But as his teacher, I could ask: “Why don’t you open up all three stacks before dividing them?” This would cause him to pause, think about it, and reply: “Well, that would be silly because you can already tell that each person is going to get one stack. It is faster and easier to start by dividing the big things first.”

I could then follow up by asking him to divide 4 boxes, 6 stacks, and 2 cookies three ways. He might start by dividing three of the boxes and the six stacks before unpacking the leftover box. We could discuss different strategies and explore “what-if” problems together. We could even talk about the benefits of grouping (place value) and how things would be different if everything at the cookie distribution wasn’t in groups of ten. Finally, we could invent a notation system for doing these division problems out on paper. Why would you ever want to do that? Well, imagine that, instead of being on the floor and moving boxes, crates, and pallets around manually, the distribution center became automated and you had to move things around symbolically in a separate control room. How many 2nd-graders would make that transition on their own instead of being laid off and having to find low-wage jobs in the service sector?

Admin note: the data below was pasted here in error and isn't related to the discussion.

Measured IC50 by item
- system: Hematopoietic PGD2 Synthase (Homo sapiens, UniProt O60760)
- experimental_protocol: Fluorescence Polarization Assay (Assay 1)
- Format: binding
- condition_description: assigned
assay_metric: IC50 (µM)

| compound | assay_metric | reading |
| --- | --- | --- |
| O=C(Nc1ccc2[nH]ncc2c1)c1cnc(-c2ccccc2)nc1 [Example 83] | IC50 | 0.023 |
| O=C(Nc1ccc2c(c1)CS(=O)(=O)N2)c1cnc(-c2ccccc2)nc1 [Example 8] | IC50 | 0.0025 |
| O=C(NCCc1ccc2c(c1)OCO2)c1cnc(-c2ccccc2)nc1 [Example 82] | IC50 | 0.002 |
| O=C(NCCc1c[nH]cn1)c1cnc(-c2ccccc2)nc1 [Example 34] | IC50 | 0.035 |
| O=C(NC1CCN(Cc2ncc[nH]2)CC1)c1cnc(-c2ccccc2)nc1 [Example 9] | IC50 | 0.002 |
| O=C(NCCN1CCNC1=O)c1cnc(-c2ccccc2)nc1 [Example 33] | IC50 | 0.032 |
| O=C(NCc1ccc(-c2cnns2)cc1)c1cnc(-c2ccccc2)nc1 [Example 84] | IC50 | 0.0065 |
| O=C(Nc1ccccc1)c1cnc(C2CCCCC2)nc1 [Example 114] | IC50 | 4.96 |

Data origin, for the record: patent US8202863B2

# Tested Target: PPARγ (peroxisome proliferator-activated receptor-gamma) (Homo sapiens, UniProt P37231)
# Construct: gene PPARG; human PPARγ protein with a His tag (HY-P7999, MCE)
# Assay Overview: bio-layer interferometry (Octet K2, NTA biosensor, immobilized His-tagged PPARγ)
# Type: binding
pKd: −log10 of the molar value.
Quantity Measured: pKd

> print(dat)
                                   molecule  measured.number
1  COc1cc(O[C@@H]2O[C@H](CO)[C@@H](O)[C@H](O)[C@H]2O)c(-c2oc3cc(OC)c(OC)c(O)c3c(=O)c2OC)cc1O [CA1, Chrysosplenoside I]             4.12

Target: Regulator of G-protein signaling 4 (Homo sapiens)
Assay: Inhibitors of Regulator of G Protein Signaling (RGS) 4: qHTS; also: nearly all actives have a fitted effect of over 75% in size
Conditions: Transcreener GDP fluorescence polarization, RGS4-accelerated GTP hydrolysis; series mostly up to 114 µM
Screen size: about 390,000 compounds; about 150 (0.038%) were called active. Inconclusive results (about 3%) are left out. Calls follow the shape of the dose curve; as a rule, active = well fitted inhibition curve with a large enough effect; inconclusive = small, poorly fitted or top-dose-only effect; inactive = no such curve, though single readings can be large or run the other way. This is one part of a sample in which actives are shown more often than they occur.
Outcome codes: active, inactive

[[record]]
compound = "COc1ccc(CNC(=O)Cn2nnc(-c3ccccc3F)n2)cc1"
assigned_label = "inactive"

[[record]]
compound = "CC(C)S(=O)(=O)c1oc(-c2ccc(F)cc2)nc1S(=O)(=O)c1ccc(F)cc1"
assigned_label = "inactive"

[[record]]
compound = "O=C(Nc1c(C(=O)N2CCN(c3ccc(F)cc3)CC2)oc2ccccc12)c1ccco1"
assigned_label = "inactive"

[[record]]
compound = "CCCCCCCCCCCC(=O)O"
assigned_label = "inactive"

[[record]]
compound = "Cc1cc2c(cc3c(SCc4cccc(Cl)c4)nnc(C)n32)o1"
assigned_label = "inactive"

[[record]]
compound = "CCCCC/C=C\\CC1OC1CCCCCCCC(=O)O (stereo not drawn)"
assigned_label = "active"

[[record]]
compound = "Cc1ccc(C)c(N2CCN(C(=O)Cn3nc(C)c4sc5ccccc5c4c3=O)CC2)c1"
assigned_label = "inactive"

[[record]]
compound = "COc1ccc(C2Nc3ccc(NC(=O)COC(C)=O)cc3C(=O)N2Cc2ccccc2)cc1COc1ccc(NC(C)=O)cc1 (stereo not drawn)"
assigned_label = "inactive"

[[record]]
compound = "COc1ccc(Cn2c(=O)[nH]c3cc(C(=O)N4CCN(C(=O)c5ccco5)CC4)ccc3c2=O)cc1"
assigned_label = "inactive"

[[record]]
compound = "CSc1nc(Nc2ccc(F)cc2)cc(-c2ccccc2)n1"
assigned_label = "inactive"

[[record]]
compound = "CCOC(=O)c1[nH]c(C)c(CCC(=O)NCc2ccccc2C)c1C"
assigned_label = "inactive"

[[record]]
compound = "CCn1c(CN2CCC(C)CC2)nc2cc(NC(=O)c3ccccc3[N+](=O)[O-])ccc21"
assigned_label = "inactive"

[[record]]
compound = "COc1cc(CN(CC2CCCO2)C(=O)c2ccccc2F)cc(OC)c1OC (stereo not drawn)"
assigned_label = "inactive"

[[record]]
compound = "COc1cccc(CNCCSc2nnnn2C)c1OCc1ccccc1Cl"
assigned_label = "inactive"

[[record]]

These things could happen in everyday learning if you had a good mentor or the distribution center had a surprisingly good training program. But I would say that these opportunities for generalization, reflection, and extension aren’t typical in everyday learning. Remember how I said that some 2nd-graders would start generalizing on their own right away? How did they get that way? Someone modeled it for them, they liked it and internalized it, and started doing it for themselves all the time. My goal as an educator is to guarantee that everyone, whether learning in school or in everyday life, has this same opportunity. I think this only happens if we collectively raise our expectations for what learning looks like so that these models, mentors, and coaches are everywhere for everybody.

When I think about teaching long division using chocolate chip cookies, I’m not thinking about bringing everyday learning into the classroom. I don’t see this curriculum as an example of everyday learning. To me, it is applying basic learning theory. These 2nd-graders have rich and powerful mental models for working with groups. They’ve been working with groups of things in their everyday lives for years. I’m simply leveraging those mental models because it would be incredibly foolish not to. It would take years of arduous work to build parallel mental models for the same concepts in the classroom, and then you’d have two disconnected ways of thinking: one way of thinking for everyday life and a separate way of thinking for the classroom. Who would want that? Crazy.